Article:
static EventHandler OnApplicationIdle = new EventHandler(Application_Idle);
        static void Application_Idle(object sender, EventArgs e)
        {
          form1.IdleUpdate();
        }
        static void Application_ApplicationExit(object sender, EventArgs e)
        {
          Application.Idle -= OnApplicationIdle;
        }
      }

The C# source-code for the Command class and a sample forms application is provided in a Visual Studio 2005 .NET 2.0 solution and can be downloaded from the link below:

Posted on Tuesday, June 5, 2007 12:53 PM .NET Adventures | Back to top


Comments on this post: Command UI Updating Windows Forms in C#

# re: Command UI Updating Windows Forms in C#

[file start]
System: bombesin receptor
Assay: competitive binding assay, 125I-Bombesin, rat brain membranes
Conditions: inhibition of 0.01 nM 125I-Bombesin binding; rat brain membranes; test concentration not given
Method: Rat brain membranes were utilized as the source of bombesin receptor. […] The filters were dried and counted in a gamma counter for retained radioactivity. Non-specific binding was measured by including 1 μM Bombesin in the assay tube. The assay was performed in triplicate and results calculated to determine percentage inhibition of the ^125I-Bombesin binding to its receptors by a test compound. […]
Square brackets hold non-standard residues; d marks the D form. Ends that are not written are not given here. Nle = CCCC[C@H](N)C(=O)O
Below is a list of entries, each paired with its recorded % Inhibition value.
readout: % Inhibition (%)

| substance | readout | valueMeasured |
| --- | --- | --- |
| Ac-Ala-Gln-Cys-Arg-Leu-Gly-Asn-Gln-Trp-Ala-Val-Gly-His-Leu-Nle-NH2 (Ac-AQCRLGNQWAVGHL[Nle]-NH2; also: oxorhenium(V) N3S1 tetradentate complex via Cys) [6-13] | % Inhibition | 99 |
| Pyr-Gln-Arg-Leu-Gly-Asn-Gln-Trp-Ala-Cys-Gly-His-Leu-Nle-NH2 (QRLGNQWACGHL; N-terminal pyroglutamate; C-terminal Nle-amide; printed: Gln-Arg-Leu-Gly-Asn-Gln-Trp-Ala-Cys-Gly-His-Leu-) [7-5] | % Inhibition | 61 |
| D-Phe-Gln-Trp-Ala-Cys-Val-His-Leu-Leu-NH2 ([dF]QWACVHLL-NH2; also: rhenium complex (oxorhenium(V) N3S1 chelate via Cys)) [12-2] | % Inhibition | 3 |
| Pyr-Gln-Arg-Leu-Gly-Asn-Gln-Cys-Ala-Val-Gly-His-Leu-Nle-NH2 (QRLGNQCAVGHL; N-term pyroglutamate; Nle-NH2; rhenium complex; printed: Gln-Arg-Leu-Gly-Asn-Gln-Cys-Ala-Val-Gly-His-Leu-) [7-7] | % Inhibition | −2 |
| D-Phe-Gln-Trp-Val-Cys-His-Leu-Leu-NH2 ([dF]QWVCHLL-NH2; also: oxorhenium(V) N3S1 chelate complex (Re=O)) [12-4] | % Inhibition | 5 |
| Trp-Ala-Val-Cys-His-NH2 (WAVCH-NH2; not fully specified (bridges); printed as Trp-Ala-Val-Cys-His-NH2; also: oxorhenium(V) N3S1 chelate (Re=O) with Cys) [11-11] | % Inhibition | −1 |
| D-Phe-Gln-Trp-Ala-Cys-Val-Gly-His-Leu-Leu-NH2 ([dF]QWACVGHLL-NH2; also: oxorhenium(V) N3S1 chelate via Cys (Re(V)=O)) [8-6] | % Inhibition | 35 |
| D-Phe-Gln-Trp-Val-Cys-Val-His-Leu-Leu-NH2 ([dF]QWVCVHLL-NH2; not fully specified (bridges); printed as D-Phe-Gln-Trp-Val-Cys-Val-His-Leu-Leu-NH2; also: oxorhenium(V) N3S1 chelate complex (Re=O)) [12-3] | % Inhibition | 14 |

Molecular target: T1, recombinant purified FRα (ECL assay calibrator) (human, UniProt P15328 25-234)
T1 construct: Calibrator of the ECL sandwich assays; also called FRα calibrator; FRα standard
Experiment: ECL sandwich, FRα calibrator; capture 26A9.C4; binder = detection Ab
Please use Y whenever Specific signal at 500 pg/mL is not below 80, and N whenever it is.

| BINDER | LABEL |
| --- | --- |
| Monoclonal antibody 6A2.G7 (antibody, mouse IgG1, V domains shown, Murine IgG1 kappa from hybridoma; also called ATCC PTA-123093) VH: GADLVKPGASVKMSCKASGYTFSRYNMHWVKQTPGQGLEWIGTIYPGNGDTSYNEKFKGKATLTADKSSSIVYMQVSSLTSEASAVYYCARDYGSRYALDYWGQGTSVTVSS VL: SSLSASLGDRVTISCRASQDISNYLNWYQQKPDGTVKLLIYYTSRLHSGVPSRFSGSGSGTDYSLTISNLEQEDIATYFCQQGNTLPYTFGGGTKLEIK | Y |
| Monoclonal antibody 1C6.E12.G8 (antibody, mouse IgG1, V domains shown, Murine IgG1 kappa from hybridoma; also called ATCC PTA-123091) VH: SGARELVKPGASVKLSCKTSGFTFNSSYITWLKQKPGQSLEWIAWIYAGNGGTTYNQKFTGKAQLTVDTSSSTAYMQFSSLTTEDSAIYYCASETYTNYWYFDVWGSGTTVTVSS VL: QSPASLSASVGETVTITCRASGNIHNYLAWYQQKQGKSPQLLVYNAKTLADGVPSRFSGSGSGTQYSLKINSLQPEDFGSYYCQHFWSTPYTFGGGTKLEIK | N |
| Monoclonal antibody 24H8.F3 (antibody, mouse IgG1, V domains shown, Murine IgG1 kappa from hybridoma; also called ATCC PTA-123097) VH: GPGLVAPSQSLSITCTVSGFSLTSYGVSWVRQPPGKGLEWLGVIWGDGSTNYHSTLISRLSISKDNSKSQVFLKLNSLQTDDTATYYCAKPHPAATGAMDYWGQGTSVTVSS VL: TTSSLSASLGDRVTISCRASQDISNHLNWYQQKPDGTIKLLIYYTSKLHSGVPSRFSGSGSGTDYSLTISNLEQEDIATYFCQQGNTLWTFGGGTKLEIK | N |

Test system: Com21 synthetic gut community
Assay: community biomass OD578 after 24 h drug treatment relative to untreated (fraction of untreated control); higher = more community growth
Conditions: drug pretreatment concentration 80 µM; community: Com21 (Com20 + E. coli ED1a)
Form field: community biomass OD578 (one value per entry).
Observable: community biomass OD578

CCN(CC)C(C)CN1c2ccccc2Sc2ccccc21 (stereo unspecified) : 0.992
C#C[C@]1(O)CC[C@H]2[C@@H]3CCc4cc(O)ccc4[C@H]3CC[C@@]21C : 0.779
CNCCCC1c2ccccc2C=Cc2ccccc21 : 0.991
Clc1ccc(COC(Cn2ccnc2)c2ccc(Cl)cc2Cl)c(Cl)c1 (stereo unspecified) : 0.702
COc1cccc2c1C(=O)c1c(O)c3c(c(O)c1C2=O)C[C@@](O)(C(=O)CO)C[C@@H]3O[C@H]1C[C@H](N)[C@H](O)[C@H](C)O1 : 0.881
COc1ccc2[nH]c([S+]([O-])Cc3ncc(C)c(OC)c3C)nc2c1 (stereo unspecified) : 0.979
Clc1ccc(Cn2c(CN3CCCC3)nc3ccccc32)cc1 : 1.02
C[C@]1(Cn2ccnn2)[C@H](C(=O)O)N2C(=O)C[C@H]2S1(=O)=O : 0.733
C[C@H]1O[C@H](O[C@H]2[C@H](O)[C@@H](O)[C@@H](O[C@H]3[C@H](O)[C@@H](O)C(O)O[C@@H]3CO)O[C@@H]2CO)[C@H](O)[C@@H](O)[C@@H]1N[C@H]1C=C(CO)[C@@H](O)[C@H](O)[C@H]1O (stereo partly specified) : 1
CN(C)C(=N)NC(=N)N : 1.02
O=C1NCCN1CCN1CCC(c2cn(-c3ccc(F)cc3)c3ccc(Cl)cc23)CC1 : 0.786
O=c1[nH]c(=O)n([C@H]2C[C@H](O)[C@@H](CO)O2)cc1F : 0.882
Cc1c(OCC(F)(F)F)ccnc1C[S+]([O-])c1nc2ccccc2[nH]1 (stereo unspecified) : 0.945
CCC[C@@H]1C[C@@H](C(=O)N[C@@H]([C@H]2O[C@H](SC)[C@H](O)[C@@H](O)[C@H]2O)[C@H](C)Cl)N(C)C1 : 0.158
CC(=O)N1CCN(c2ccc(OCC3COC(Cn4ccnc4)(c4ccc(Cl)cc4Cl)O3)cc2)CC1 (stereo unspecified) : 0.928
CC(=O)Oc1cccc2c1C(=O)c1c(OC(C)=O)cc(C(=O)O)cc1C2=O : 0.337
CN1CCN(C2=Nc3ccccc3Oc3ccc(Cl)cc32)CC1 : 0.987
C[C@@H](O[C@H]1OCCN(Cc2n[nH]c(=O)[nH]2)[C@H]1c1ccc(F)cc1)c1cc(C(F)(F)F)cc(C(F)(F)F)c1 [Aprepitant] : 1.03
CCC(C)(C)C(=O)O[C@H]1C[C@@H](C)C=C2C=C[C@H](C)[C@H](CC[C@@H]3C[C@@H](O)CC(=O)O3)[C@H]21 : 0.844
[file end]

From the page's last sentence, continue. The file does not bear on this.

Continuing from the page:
Requesting Gravatar...
I've been working with MFC for ages. so I'm really missing this pattern in WIndows Forms.
But wouldn't it make sense to make it more general that this pattern can be used for buttons, labels, textboxes and other controls too?
Left by Markus Vogel on Oct 19, 2010 3:25 AM

# re: Command UI Updating Windows Forms in C#
Requesting Gravatar...
Markus, this update pattern is now fully implemented in WPF/Silverlight - suggest you look at those development environments for future work.
Left by Willem on Oct 19, 2010 4:17 AM

# re: Command UI Updating Windows Forms in C#
Requesting Gravatar...
as "old" mfc user what do you say about C# and WPF4. Would you recommand it to be used for an custom graphic editor or would you still use C++ / MFC V10 (plus CLR) for applications like powerfull graphic editors with graphic and rich object list and rich ui?
Left by Markus Vogel on Oct 19, 2010 8:50 AM